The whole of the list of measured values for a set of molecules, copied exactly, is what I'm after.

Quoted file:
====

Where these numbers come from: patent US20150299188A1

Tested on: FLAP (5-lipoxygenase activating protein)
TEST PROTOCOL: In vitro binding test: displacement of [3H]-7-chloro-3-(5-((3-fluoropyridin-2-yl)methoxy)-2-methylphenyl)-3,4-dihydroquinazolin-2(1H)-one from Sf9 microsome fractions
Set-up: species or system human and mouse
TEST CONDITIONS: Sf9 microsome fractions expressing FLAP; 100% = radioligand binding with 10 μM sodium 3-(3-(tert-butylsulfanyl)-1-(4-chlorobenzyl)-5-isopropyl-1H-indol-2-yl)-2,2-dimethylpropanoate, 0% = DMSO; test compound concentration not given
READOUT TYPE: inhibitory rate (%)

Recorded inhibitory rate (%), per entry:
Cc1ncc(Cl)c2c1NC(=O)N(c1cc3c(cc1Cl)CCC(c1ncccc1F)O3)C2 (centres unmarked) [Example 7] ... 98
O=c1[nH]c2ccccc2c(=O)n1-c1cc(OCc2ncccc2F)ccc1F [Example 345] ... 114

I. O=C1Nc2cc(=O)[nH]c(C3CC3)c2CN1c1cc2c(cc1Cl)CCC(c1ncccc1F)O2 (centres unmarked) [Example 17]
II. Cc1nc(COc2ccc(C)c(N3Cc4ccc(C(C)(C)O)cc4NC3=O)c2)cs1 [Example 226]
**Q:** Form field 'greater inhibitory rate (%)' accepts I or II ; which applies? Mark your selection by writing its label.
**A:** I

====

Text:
Where these numbers come from: patent US20150299188A1

Tested on: FLAP (5-lipoxygenase activating protein)
TEST PROTOCOL: In vitro binding test: displacement of [3H]-7-chloro-3-(5-((3-fluoropyridin-2-yl)methoxy)-2-methylphenyl)-3,4-dihydroquinazolin-2(1H)-one from Sf9 microsome fractions
Set-up: species or system human and mouse
TEST CONDITIONS: Sf9 microsome fractions expressing FLAP; 100% = radioligand binding with 10 μM sodium 3-(3-(tert-butylsulfanyl)-1-(4-chlorobenzyl)-5-isopropyl-1H-indol-2-yl)-2,2-dimethylpropanoate, 0% = DMSO; test compound concentration not given
READOUT TYPE: inhibitory rate (%)

Recorded inhibitory rate (%), per entry:
Cc1ncc(Cl)c2c1NC(=O)N(c1cc3c(cc1Cl)CCC(c1ncccc1F)O3)C2 (centres unmarked) [Example 7] ... 98
O=c1[nH]c2ccccc2c(=O)n1-c1cc(OCc2ncccc2F)ccc1F [Example 345] ... 114

I. O=C1Nc2cc(=O)[nH]c(C3CC3)c2CN1c1cc2c(cc1Cl)CCC(c1ncccc1F)O2 (centres unmarked) [Example 17]
II. Cc1nc(COc2ccc(C)c(N3Cc4ccc(C(C)(C)O)cc4NC3=O)c2)cs1 [Example 226]
**Q:** Form field 'greater inhibitory rate (%)' accepts I or II ; which applies? Mark your selection by writing its label.
**A:** I